In a 1995 law review article entitled Confirmation Messes, Old and New, Supreme Court Justice Elena Kagan wrote: “The problem [with judicial confirmation hearings] is not that the Senate focused too much on a nominee’s legal views, but that it did so far too little…The kind of inquiry that would contribute most to understanding and evaluating a nomination is…[a] discussion first, of the nominee’s broad judicial philosophy and, second, of her views on particular constitutional issues…”
Without such a forthright and honest discussion of a nominee’s judicial philosophy, Kagan worried that contemporary confirmation hearings were becoming nothing more than a “vapid and hollow charade.” In an interview by the Metropolitan Corporate Council published in May 2004, Kagan reiterated the need for authentic Senate confirmation hearings because “[t]he attitude and views that a person brings to the bench make a difference in how they reached those decisions, so the Senate is right to take an interest in who these people are and what they believe.”
Kagan’s criticism is as applicable to the Iowa State Nominating Commission as it is to the U.S. Senate. The Commission, which begins four days of interviews with 60 individuals who have applied for a position on the Iowa Supreme Court, should take this opportunity to adequately question the applicants on their judicial ideology. A resume may tell the Commission if an applicant knows the law, but the job seeker’s judicial philosophy will indicate how he or she will apply that law.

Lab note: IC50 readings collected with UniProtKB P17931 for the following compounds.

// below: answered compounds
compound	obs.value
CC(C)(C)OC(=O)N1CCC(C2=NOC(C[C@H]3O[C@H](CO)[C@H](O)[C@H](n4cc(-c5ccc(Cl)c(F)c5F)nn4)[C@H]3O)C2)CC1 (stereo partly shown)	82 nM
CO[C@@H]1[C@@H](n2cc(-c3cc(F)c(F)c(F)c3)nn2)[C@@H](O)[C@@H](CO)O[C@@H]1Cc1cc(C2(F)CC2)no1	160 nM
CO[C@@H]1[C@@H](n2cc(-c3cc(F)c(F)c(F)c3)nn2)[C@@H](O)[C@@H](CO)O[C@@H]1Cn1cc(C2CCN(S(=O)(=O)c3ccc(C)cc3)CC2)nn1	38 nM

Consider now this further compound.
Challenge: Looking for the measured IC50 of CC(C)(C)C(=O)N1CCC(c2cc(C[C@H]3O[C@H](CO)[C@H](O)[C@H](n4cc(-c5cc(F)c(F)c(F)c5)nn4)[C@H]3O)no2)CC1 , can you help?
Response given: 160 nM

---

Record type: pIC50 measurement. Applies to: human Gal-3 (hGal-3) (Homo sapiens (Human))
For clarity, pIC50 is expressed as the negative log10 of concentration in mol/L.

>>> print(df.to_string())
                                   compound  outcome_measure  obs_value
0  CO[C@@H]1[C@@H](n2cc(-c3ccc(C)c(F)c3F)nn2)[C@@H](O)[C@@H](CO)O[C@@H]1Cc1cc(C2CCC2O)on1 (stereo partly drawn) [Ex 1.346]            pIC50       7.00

Because a job interview that covers only half of the job description can hardly be described as a job interview, Iowa Judicial Watch is asking the Commission to ask the following general questions intended to determine whether the applicants not only know the law, but the method by which they will interpret and apply it.
To ensure that an applicant can answer questions on constitutional interpretation without the possible appearance of improperly prejudging a case, the questions have been taken directly from questions asked, and answered, of U.S. Supreme Court nominees in their confirmation hearings and U.S. Senate Questionnaire. Two of the questions were also taken from the application form used by the Delaware Nominating Commission.
- Please discuss your views on the following criticisms involving “judicial activism.”…It has become the target of both popular and academic criticism that alleges that the judicial branch has usurped many of the prerogatives of other branches and levels of government. Some of the characteristics of this “judicial activism” have been said to include:
- a tendency by the judiciary toward problem-solution rather than grievance-resolution;
- a tendency by the judiciary to employ the individual plaintiff as a vehicle for the imposition of far-reaching orders extending to broad classes of individuals;
- a tendency by the judiciary to impose broad, affirmative duties upon governments and society;
- a tendency by the judiciary toward loosening jurisdictional requirements such as standing and ripeness; and
- a tendency by the judiciary to impose itself upon other institutions in the manner of an administrator with continuing oversight responsibilities.
- What do you believe is the best [Iowa] Supreme Court decision and why?
- What do you believe is the worst [Iowa] Supreme Court decision and why?